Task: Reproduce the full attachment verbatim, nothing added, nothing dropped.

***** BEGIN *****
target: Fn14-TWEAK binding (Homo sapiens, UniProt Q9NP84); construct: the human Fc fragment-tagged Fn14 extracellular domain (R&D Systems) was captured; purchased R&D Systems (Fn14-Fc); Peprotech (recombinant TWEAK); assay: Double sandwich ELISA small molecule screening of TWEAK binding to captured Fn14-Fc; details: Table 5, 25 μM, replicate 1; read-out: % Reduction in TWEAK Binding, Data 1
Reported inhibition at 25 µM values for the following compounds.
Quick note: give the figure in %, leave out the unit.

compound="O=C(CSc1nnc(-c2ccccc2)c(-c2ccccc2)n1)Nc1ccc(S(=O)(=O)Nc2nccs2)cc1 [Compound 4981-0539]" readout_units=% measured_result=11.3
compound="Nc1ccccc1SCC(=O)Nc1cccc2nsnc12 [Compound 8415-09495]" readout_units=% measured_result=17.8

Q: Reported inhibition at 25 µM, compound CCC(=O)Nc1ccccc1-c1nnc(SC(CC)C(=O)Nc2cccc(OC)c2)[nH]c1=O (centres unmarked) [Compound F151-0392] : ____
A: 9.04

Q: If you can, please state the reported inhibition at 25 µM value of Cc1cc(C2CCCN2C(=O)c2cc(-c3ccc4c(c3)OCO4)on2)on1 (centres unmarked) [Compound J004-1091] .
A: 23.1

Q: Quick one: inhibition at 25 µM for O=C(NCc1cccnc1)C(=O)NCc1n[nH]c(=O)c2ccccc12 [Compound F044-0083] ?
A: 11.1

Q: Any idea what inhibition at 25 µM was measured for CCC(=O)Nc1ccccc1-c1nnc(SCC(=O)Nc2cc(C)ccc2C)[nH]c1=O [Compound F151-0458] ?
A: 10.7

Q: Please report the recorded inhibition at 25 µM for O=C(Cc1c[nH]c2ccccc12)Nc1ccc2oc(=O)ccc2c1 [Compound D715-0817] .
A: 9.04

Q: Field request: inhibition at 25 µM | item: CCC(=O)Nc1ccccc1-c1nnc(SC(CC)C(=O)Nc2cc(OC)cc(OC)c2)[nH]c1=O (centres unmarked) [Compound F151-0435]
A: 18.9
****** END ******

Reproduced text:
target: Fn14-TWEAK binding (Homo sapiens, UniProt Q9NP84); construct: the human Fc fragment-tagged Fn14 extracellular domain (R&D Systems) was captured; purchased R&D Systems (Fn14-Fc); Peprotech (recombinant TWEAK); assay: Double sandwich ELISA small molecule screening of TWEAK binding to captured Fn14-Fc; details: Table 5, 25 μM, replicate 1; read-out: % Reduction in TWEAK Binding, Data 1
Reported inhibition at 25 µM values for the following compounds.
Quick note: give the figure in %, leave out the unit.

compound="O=C(CSc1nnc(-c2ccccc2)c(-c2ccccc2)n1)Nc1ccc(S(=O)(=O)Nc2nccs2)cc1 [Compound 4981-0539]" readout_units=% measured_result=11.3
compound="Nc1ccccc1SCC(=O)Nc1cccc2nsnc12 [Compound 8415-09495]" readout_units=% measured_result=17.8

Q: Reported inhibition at 25 µM, compound CCC(=O)Nc1ccccc1-c1nnc(SC(CC)C(=O)Nc2cccc(OC)c2)[nH]c1=O (centres unmarked) [Compound F151-0392] : ____
A: 9.04

Q: If you can, please state the reported inhibition at 25 µM value of Cc1cc(C2CCCN2C(=O)c2cc(-c3ccc4c(c3)OCO4)on2)on1 (centres unmarked) [Compound J004-1091] .
A: 23.1

Q: Quick one: inhibition at 25 µM for O=C(NCc1cccnc1)C(=O)NCc1n[nH]c(=O)c2ccccc12 [Compound F044-0083] ?
A: 11.1

Q: Any idea what inhibition at 25 µM was measured for CCC(=O)Nc1ccccc1-c1nnc(SCC(=O)Nc2cc(C)ccc2C)[nH]c1=O [Compound F151-0458] ?
A: 10.7

Q: Please report the recorded inhibition at 25 µM for O=C(Cc1c[nH]c2ccccc12)Nc1ccc2oc(=O)ccc2c1 [Compound D715-0817] .
A: 9.04

Q: Field request: inhibition at 25 µM | item: CCC(=O)Nc1ccccc1-c1nnc(SC(CC)C(=O)Nc2cc(OC)cc(OC)c2)[nH]c1=O (centres unmarked) [Compound F151-0435]
A: 18.9